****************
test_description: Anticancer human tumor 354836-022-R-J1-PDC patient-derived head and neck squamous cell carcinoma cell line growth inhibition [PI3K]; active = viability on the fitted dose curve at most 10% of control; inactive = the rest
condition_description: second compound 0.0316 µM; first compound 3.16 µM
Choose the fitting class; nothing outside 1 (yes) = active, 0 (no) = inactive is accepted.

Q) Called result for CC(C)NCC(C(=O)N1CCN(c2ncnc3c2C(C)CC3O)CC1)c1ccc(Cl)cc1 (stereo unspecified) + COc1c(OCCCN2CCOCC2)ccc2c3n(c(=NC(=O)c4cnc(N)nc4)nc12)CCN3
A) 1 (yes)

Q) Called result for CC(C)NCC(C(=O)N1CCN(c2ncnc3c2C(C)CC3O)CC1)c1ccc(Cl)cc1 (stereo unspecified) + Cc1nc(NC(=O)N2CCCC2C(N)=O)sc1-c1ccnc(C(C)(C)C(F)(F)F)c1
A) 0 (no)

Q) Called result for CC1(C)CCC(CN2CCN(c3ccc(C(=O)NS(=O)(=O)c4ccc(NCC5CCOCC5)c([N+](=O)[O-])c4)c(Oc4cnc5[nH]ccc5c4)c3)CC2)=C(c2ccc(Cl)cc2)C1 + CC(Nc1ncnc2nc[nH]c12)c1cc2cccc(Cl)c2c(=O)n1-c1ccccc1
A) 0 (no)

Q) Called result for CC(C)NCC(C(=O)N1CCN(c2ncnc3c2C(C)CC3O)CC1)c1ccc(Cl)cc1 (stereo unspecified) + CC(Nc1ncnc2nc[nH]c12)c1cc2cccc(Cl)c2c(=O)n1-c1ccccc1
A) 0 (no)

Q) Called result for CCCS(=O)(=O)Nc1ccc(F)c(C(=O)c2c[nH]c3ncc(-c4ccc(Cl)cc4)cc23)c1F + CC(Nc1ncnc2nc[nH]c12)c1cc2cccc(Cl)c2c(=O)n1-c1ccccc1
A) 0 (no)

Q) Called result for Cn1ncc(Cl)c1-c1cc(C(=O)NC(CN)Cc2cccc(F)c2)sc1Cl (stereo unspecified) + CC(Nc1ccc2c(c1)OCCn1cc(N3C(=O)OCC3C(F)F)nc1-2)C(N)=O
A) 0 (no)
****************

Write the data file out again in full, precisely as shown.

test_description: Anticancer human tumor 354836-022-R-J1-PDC patient-derived head and neck squamous cell carcinoma cell line growth inhibition [PI3K]; active = viability on the fitted dose curve at most 10% of control; inactive = the rest
condition_description: second compound 0.0316 µM; first compound 3.16 µM
Choose the fitting class; nothing outside 1 (yes) = active, 0 (no) = inactive is accepted.

Q) Called result for CC(C)NCC(C(=O)N1CCN(c2ncnc3c2C(C)CC3O)CC1)c1ccc(Cl)cc1 (stereo unspecified) + COc1c(OCCCN2CCOCC2)ccc2c3n(c(=NC(=O)c4cnc(N)nc4)nc12)CCN3
A) 1 (yes)

Q) Called result for CC(C)NCC(C(=O)N1CCN(c2ncnc3c2C(C)CC3O)CC1)c1ccc(Cl)cc1 (stereo unspecified) + Cc1nc(NC(=O)N2CCCC2C(N)=O)sc1-c1ccnc(C(C)(C)C(F)(F)F)c1
A) 0 (no)

Q) Called result for CC1(C)CCC(CN2CCN(c3ccc(C(=O)NS(=O)(=O)c4ccc(NCC5CCOCC5)c([N+](=O)[O-])c4)c(Oc4cnc5[nH]ccc5c4)c3)CC2)=C(c2ccc(Cl)cc2)C1 + CC(Nc1ncnc2nc[nH]c12)c1cc2cccc(Cl)c2c(=O)n1-c1ccccc1
A) 0 (no)

Q) Called result for CC(C)NCC(C(=O)N1CCN(c2ncnc3c2C(C)CC3O)CC1)c1ccc(Cl)cc1 (stereo unspecified) + CC(Nc1ncnc2nc[nH]c12)c1cc2cccc(Cl)c2c(=O)n1-c1ccccc1
A) 0 (no)

Q) Called result for CCCS(=O)(=O)Nc1ccc(F)c(C(=O)c2c[nH]c3ncc(-c4ccc(Cl)cc4)cc23)c1F + CC(Nc1ncnc2nc[nH]c12)c1cc2cccc(Cl)c2c(=O)n1-c1ccccc1
A) 0 (no)

Q) Called result for Cn1ncc(Cl)c1-c1cc(C(=O)NC(CN)Cc2cccc(F)c2)sc1Cl (stereo unspecified) + CC(Nc1ccc2c(c1)OCCn1cc(N3C(=O)OCC3C(F)F)nc1-2)C(N)=O
A) 0 (no)